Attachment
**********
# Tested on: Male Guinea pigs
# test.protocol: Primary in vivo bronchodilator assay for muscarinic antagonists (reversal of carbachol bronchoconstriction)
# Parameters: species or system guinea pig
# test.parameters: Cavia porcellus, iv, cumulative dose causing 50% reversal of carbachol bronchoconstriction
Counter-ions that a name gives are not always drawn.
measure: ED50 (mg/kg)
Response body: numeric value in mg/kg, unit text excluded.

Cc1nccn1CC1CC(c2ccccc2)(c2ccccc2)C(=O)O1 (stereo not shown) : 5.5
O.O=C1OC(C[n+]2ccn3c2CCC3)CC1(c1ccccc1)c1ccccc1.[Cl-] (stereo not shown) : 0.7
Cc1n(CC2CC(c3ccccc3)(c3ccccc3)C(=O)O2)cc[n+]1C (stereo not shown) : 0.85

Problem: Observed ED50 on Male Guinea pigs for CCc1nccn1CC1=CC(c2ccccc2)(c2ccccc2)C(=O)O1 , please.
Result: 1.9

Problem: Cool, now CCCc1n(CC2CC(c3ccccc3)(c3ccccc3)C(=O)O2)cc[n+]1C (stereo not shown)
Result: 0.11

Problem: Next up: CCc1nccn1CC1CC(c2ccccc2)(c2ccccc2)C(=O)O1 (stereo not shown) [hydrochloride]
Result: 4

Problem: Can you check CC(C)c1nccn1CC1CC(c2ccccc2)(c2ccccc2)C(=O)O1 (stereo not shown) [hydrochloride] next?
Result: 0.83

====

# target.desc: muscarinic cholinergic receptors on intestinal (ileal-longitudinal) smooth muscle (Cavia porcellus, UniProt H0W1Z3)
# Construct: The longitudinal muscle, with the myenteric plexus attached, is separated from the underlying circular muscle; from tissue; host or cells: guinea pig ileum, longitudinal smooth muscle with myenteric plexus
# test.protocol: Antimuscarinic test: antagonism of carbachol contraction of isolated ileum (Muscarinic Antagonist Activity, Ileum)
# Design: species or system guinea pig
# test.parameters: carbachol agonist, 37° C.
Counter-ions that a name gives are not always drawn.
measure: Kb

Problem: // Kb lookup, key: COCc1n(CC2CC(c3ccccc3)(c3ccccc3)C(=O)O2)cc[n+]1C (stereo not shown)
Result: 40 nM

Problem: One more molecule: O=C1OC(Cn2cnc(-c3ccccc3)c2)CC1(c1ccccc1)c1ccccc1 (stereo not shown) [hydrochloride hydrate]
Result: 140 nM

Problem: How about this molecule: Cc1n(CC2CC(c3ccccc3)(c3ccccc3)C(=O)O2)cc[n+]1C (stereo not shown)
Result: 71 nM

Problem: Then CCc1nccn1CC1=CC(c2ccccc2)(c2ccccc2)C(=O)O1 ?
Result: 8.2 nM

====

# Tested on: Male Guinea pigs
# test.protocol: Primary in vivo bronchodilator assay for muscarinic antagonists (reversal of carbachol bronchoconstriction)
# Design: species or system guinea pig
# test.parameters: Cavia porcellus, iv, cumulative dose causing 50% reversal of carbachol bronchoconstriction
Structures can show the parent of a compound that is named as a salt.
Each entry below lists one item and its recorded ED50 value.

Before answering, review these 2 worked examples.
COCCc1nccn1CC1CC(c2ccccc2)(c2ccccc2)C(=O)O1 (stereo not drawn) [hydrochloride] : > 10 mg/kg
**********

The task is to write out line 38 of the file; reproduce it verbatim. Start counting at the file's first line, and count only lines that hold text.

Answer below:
# Design: species or system guinea pig